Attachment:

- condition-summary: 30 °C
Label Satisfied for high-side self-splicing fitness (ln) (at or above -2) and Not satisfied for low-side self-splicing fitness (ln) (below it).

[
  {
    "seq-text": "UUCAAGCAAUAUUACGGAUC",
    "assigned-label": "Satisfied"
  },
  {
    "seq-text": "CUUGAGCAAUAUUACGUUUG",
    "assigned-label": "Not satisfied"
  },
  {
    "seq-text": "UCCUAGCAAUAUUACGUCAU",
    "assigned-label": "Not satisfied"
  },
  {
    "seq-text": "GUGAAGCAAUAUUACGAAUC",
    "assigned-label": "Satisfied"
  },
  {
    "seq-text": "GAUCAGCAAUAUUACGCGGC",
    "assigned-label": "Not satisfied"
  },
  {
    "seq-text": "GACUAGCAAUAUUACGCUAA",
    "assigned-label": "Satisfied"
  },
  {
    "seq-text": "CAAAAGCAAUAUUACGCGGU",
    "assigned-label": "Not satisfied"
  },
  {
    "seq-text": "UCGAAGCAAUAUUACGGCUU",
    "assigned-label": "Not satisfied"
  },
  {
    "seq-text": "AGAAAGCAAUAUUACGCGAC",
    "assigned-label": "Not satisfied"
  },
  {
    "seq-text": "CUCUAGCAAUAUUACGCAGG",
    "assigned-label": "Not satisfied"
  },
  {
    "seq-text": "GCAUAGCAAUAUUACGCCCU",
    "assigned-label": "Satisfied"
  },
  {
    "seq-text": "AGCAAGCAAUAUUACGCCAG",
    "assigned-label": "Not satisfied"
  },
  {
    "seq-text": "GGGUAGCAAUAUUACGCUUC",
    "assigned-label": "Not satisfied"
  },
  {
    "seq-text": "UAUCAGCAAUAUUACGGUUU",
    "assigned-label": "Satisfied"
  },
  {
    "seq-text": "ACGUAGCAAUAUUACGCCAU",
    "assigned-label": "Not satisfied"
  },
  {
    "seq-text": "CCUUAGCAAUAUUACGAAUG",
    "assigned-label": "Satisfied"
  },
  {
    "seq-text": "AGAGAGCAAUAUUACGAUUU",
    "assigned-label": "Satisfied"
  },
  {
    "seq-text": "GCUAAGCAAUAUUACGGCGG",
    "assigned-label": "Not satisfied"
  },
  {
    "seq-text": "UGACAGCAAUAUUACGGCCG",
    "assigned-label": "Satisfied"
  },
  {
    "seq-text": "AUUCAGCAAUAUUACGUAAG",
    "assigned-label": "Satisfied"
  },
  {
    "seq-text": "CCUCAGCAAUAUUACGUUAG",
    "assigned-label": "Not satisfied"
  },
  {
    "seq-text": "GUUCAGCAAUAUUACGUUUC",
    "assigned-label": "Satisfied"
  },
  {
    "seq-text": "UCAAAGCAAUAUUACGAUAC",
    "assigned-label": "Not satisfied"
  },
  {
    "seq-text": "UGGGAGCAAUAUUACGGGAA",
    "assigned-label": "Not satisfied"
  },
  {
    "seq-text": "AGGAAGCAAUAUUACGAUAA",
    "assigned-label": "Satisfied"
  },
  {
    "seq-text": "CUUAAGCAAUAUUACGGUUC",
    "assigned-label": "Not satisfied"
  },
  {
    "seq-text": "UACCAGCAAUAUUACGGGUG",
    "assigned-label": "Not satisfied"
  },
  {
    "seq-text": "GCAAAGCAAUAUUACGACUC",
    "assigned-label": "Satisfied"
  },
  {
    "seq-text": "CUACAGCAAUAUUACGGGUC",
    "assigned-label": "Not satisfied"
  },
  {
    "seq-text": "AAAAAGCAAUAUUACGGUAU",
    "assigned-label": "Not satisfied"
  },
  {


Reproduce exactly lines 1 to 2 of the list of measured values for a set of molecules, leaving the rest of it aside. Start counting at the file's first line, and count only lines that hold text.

- condition-summary: 30 °C
Label Satisfied for high-side self-splicing fitness (ln) (at or above -2) and Not satisfied for low-side self-splicing fitness (ln) (below it).